Gibbs – After Three Weeks

Three weeks ago, when we adopted him, Gibbs was ten weeks old and weighed seven pounds.  At 13 weeks, he is 12.2 pounds.  Is there a metric for how big he is going to get?

He is not entirely house trained, but does well at night in his crate.  He has learned to go up and down the stairs.  Except at 2 a.m. when I know he has to go outside and he doesn’t want to get up.  He stretches and yawns rather dramatically.

He has about one encounter each day with Spooky the Cat.  The best we can say about that is that he is still alive.  He has taken bites – no blood was found – from each of the birds and now stays away from them.

He has made up an agility course in the backyard, made up of bushes against the side of the house.  This was all fine and good until he learned that if he went deep enough into the bushes, it was really hard for people to grab him.  He is unbelievably fast.  And smart.  He knows that he can out run me, but also that he will get tired before I will.  So there is a timer in his head that tells him exactly how long he will have to go before he has chewed and swallowed whatever it is I don’t want him to have.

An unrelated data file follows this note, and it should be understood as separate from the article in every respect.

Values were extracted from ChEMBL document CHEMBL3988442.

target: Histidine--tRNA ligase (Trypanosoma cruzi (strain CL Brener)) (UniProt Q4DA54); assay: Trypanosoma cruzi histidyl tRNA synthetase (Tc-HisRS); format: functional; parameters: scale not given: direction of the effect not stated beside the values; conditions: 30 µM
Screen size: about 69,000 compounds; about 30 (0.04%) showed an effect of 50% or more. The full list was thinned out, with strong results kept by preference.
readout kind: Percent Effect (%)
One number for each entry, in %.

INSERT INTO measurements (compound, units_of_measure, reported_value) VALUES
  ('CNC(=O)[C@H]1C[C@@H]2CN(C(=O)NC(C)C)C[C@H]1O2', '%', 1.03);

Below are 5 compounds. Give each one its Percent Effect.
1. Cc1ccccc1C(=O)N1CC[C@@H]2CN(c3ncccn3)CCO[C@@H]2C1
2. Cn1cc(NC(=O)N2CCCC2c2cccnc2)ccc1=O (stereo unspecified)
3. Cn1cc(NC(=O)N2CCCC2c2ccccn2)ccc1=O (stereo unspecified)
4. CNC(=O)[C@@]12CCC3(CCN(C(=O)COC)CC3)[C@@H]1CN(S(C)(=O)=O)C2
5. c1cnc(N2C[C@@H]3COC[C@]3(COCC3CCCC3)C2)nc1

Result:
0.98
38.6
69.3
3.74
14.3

He has three weeks to go before his immunizations are complete and I can start taking him to a training class.  I’d better start looking for one.

2 Comments on “Gibbs – After Three Weeks

  1. I am sure there is some calculus formula for that, but I never took calculus so can't help you.My boss's new puppy is already at 8 weeks in training classes.

  2. I did know that younger puppies are in classes, but both my vet and the rescue said to wait. Maybe his vaccination schedule was off? I don't know.A friend who is a vet told me on Facebook that the general (underlined three times) rule is that what the dog weighs at three months can be multiplied by three to estimate adult weight. So 36 pounds sounds pretty good to me.

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